Often times, music tells an unintentional story. There are moments, little as they are, that bring forth a story that might have been previously unknown. When those little moments come out, an album can go beyond its normal range and encompass something larger, grander than it was before. Muscle And Marrow frontwoman Kira Clark suffered a loss in the family during the writing of their new album, titled Love, and it shows through their music. However, there is a deeper story that goes beyond just the guitars and drums that invade this record. However, are these moments justified, and if so, why aren’t they everywhere? It’s these questions that require a deeper exploration of Love and all of its intricacies.
For starters, this album is dark. It’s very dark. The entire album flows slowly, but with a very large burden. Personified, this album is similar to the story of Sisyphus, who was condemned to hell for eternity. While there, he was forced to roll a heavy boulder up a large hill, only to have it roll back down again once he reached the top. This continued for eternity, and that’s the best way to describe this album. Every song is the beginning, and by the end, the boulder is right back where it started. This is not to say the album repeats itself; rather, it uses each song to build you up and break you down in a vicious and endless cycle. Take the middle of the album, where “Womb” gives way to the haunting chants that are all over “The Drooling Mouth”, the track that immediately follows. This endless battle for higher ground, an escape from this darkness, is what makes this album very cool. The album is chock full of industrial ideas that sound as if they could have been taken from the early 90s industrial era, and it makes this battle even more evident when you realize what kind of influences they have taken over the years.
This battle, however, becomes fruitless at times. Some songs give way to something very great, and others simply meander and try to find their way, only to lose their sense of direction and end up back at square one. The songs themselves are filled with promise. There are tons of ways that each song could have been capitalized on. Many of these incidents come in common places, such as the songs not allowing themselves room to breathe. It feels at times that the idea was to be as constricting as possible, both personally and with each song, in order to convey the pain that Kira felt. This is where those little moments come in. While each song has its good and bad, the pain felt here is real, and the idea that each song would paint a different portrait of her grief is something that feels very organic and natural for her. While the pain must have been great, she still found the strength to record this music, and that’s something.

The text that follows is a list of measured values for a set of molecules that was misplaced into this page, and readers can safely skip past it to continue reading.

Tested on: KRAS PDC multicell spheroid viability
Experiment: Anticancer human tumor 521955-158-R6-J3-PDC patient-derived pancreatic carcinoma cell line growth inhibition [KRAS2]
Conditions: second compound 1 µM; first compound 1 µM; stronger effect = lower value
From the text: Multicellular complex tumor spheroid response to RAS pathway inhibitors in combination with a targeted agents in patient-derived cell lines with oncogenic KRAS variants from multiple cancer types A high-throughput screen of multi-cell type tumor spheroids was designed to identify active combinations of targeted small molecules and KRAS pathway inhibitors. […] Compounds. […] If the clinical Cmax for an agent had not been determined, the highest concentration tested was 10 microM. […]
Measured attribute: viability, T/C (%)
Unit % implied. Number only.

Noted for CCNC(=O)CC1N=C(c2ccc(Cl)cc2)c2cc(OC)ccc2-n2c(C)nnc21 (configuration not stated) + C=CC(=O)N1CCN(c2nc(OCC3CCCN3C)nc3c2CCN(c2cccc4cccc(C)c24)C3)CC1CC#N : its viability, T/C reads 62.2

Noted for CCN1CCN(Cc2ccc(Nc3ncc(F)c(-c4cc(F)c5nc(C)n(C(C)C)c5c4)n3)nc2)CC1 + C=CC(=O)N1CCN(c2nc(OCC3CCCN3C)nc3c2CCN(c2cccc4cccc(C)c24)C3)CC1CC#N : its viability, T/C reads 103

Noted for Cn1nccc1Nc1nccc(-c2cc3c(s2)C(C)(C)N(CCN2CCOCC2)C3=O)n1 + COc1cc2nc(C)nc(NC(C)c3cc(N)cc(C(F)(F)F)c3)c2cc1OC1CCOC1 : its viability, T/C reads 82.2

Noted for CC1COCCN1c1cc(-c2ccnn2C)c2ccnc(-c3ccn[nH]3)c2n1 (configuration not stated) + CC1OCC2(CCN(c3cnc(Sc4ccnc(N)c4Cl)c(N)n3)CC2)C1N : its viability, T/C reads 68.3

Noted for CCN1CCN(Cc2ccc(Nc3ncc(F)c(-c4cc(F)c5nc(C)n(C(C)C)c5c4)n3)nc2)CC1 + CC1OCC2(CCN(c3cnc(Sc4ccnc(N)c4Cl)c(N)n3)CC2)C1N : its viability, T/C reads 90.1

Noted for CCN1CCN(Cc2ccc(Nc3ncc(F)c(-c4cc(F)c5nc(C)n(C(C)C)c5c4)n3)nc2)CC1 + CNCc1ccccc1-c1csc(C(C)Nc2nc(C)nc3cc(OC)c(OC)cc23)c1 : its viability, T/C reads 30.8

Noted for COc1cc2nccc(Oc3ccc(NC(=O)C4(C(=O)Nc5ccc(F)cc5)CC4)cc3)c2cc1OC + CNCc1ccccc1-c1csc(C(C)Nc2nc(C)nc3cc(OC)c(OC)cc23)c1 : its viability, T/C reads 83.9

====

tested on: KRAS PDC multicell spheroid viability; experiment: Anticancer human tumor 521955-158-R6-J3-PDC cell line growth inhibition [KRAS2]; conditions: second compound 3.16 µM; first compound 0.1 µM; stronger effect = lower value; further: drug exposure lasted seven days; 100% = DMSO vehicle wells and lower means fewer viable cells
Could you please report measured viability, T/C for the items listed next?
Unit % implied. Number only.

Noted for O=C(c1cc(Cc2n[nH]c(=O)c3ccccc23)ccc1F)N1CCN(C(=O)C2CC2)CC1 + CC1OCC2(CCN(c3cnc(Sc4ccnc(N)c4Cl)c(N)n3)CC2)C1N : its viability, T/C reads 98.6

What we are left with at the end of the day is something that gets thrown around a lot here: potential. This album, from its conception to its fruition, was filled with a lot of potential, and whether or not it is realized is still up for debate. On the one hand, it makes you feel pain. It makes you feel like you are choking, slowly succumbing to death and the inevitability it carries with it. On the other hand, it is an album that is filled with “this could be better” moments and the feeling of more potential than kinetic energy. It never feels as if it gets its feet fully off the ground; instead, it simply becomes another brick to put into the building of Muscle And Marrow. While the band has time and room to grow, hopefully they can fully realize the potential they have and make a monumental record, because they definitely have it in them; it just feels as if they don’t realize it yet.